“Is it? Was it wise to switch them, Mr. Osgood? I mean, the baker and his wife —”
“— Had their child taken, with nothing to be done for it. They have seven living children to love, Fanny. Her ladyship has four in the grave. Five now.”
Frances frowned. “Has her ladyship awakened?”
He shook his head. “Doctor Fischer administered a sedative. Lady Amelia was done out. She went to sleep believing her child alive and has no idea of the tragedy that occurred but half an hour later.”
My poor lady. To go through that long labor and, in the end, the babe too weak to survive.” Emotion welling, Frances wiped her eyes. “What do you suppose they do with the babies they take?”
Osgood blinked his own sentiment away. “I can’t say. My old Welsh grannie said the fae only took the sickly ones. But back then it was only legend.”
“My Scottish gran told us the same,” Frances said, shaking her head. “But Agnes says Libby Benton’s baby wasn’t sickly but strong and healthy. Nearly every child of the Benton’s is as towheaded as their father, except for the two with the ginger hair like their mother. Agnes said Libby’s babe was destined to be ginger.”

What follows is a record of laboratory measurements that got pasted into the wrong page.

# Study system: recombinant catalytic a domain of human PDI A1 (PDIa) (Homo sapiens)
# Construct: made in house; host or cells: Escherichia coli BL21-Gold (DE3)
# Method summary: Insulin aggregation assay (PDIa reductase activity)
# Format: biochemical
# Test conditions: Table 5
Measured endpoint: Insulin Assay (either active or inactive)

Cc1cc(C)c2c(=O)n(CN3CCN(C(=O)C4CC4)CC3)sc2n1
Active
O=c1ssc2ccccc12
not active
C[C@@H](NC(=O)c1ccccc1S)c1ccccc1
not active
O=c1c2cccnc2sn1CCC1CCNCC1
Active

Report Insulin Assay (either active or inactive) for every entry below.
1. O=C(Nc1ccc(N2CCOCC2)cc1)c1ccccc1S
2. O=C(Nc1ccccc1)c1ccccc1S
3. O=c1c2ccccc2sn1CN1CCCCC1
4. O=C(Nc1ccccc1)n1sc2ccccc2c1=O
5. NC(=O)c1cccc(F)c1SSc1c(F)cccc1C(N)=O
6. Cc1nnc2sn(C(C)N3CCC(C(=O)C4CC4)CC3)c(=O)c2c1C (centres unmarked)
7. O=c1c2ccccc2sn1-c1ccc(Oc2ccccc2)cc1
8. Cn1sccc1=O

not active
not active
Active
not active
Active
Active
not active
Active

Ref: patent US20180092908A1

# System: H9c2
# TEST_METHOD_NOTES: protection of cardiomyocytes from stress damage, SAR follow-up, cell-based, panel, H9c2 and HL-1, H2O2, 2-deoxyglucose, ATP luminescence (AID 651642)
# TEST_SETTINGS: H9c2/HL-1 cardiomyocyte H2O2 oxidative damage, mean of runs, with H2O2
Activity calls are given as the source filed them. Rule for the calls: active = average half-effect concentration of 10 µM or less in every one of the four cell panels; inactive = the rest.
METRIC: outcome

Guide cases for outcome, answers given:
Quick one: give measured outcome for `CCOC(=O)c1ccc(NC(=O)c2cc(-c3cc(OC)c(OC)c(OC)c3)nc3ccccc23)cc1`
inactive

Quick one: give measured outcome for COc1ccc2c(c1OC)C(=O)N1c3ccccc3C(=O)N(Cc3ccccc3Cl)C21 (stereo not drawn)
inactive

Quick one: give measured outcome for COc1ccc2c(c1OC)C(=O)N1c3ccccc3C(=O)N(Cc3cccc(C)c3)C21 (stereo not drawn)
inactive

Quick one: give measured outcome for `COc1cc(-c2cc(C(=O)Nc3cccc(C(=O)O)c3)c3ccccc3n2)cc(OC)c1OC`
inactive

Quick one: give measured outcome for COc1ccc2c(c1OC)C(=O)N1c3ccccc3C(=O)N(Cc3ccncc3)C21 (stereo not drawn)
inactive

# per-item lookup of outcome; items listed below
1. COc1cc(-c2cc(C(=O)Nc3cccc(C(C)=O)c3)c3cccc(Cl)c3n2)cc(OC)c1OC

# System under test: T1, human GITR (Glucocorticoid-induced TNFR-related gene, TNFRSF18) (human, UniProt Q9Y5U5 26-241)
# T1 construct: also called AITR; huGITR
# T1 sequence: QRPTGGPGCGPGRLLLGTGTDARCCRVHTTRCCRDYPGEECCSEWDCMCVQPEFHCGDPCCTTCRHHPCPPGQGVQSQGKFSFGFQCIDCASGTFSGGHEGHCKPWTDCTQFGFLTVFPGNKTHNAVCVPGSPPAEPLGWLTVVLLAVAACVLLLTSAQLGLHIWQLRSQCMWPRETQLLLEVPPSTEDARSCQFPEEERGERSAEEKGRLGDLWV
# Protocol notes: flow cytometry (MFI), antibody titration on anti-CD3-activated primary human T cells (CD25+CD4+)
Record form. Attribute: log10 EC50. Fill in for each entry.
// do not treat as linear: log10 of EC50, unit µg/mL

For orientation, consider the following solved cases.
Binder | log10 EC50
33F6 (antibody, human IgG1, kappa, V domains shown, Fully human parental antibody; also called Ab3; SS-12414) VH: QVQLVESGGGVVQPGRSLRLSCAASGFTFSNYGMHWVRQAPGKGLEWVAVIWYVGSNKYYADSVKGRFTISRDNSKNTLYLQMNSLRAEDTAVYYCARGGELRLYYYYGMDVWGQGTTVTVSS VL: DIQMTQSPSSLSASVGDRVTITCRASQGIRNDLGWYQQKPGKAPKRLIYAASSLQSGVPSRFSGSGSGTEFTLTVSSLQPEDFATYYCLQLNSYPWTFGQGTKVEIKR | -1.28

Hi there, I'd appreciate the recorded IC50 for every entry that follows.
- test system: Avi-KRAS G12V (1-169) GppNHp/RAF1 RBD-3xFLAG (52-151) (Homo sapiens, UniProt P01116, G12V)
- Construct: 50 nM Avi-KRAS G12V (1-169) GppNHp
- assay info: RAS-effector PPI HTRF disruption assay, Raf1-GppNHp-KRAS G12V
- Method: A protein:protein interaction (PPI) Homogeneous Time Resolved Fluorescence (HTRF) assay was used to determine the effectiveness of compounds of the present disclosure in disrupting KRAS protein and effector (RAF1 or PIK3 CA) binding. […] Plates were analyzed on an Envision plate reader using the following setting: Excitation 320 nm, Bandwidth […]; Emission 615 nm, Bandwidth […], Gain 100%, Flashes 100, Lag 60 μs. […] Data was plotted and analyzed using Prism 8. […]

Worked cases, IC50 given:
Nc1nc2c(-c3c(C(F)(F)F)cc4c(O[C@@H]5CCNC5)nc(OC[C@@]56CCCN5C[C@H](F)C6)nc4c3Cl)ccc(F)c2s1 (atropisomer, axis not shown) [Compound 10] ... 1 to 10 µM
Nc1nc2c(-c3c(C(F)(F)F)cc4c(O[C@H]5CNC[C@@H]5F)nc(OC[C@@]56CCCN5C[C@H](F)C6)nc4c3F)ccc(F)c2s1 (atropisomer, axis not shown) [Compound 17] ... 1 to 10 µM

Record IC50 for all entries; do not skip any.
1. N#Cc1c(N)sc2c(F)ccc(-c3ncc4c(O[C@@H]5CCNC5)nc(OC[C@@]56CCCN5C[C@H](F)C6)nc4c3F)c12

Osgood went to the decanter and poured two small glasses of sherry. He handed one to her before downing his in one swallow. “Did your sister witness the switch?”
Frances sipped then shook her head. “When Agnes went to tidy the mother, she left the sleeping babe in the crib with no one to watch him. And, why would she think he needed to be watched? She helped bring the others into the world without fuss. It was minutes only that he was out of her sight. When she went back, another, with black hair, was in his place. That’s when she told Libby the babe was asleep and she should rest a while. So distressed was Agnes that she ran up to the hill to find me.”
He nodded. “It was fortunate she did. Another hour and everyone might have known.”